DIY Project: Indoor Herb Gardens

Freshly grown herbs offer bold flavors year round
Basil in an herb planter

Markus Spiske/Unsplash

It may still be dreary outside, but that doesn’t mean your home and meals need to be, too. Believe it or not, winter is the perfect time to spruce up your kitchen and your family dinners with the color and flavors of an indoor herb garden.

“Now is a really popular time when people look to do windowsill gardening,” says Karen Bachman, director of marketing and corporate communications for Bachman’s and a fifth-generation family member who works with her two cousins to run the business.

Not sure how to start your own herb garden? Here are some tips from Bachman herself.

Selecting Herbs

There are two ways to start an herb garden. You can buy seeds or pre-started herbs. (Of course, it will take longer to get usable herbs if you start with seeds, but we understand the pride you may feel by growing them entirely on your own.) The perk to buying pre-started herbs is you can start snipping leaves from the plant immediately and use them right away.

If you opt to purchase pre-started herbs, it’s important to choose a plant that is full, even shaped, has new growth, and does not have any wilting. This will give you the best probability of success and provide the best taste.

If you’re not sure which herbs are your best bet, Bachman has insight: “Really popular herbs right now are chives, oregano, rosemary, sage, basil, and cilantro.”

Planting Tips

Indoor herbs, like many living plants, need adequate drainage to keep the root system from getting soggy and killing the plant. The best option is to find a container that allows for such drainage. However, if you want a trendy herb garden grown in mason jars, you could add rocks or pebbles to the bottom of the jar before adding soil. This will allow the water to drain properly and keep your plant happy and healthy.

In addition, regular potting soil works great for this type of plant and is sold in small bags for projects like this. If you’d like to fertilize your herbs, it’s best to fertilize only once during the winter using a water-soluble or foam fertilizer. “It helps plants grow robust and full of flavor,” Bachman says. “But don’t overdo it because it could burn your plant.”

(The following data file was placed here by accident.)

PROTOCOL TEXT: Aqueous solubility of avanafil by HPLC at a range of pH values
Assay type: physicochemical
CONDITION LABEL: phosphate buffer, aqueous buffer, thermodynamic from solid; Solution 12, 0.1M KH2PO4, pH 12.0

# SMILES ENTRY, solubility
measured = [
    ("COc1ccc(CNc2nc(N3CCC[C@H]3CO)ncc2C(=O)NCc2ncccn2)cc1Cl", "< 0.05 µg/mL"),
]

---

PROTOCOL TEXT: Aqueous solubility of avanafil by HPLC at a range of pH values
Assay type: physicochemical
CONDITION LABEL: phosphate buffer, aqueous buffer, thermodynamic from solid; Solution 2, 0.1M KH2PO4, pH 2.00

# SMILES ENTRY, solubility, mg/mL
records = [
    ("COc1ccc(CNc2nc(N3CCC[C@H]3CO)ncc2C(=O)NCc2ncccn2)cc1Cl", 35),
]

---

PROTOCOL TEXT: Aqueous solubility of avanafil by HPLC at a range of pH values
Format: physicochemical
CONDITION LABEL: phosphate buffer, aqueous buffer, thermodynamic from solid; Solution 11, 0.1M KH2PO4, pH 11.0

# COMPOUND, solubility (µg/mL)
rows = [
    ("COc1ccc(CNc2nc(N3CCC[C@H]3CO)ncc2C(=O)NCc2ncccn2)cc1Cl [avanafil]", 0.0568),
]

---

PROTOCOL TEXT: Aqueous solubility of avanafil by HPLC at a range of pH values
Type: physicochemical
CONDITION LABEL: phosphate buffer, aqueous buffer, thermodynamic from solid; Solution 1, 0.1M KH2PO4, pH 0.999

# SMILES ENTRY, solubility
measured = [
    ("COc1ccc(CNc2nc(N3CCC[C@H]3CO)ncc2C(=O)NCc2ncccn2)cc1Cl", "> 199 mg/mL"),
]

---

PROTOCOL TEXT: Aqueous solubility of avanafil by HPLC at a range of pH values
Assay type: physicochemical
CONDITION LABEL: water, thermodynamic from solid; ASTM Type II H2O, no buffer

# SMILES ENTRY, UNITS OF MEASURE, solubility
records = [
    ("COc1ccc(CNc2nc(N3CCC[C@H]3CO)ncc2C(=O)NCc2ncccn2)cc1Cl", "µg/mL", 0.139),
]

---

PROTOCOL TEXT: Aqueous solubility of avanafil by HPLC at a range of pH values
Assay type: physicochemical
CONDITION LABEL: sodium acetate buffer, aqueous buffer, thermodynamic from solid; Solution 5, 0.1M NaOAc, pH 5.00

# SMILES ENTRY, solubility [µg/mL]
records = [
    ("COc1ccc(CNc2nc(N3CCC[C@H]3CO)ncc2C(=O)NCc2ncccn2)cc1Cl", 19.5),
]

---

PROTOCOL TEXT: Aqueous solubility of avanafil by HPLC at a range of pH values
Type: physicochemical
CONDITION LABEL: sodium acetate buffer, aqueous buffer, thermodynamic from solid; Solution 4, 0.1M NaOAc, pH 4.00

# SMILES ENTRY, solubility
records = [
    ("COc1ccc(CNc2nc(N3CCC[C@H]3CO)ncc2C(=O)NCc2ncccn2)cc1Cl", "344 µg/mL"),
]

Ideal Environment

Indoor herbs grow best if placed in bright yet indirect sunlight. (Near a sunny kitchen window is a safe bet.) Herbs also like humidity, so it’s important to monitor your plant to ensure it has enough moisture to thrive without overwatering it. Bachman recommends watering once per week. “Do the finger test,” she says. “If it’s moist, not damp, you’re good for another couple of days, but don’t let it dry out thoroughly. They should have moist but not soggy soil.”

Grooming

Of course, the biggest reason you’re likely growing herbs is to cook with them, so it’s important to groom them regularly. You can pinch off leaves anywhere there’s new growth or in an area that looks too bushy. “If your herbs are growing faster than you can eat them, you can freeze your herbs in an ice cube tray with olive oil,” Bachman says.

Ultimately, your goal is to keep your herb from flowering. When an herb flowers, it changes the taste form savory to bitter. “Cilantro is [an herb] that flowers quite quickly, as does oregano,” she adds.

Replanting

Herbs can grow indoors year round as long as you continue to groom them. But if you’re interested in replanting your herbs outdoors when the temperature warms up, it’s important to pay attention to the weather. Your herbs are used to the controlled environment of your home, so if the new environment is unstable, they likely won’t survive. Before replanting your herbs outdoors, make sure the temperature isn’t projected to drop below freezing for the remainder of the warm season and double-check there’s not a lot of rain in the forecast. Typically, it’s safe to replant your herbs outdoors near the end of April or early May, Bachman says.

Learn From the Pros

Need some help getting started? Keep an eye on Bachman’s workshops and events.

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